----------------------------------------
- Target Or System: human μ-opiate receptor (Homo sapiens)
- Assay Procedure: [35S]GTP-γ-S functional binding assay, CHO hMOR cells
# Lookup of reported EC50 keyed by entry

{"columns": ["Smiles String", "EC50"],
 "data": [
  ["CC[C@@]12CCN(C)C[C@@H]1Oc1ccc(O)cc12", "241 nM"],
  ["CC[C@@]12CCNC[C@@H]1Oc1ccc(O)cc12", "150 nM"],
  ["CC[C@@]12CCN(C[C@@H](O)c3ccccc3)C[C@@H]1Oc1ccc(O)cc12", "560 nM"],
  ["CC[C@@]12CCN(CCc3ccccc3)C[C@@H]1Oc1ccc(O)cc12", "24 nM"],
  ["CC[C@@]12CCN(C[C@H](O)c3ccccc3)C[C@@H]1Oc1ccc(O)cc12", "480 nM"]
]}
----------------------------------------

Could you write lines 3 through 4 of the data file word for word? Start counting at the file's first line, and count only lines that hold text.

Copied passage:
# Lookup of reported EC50 keyed by entry

{"columns": ["Smiles String", "EC50"],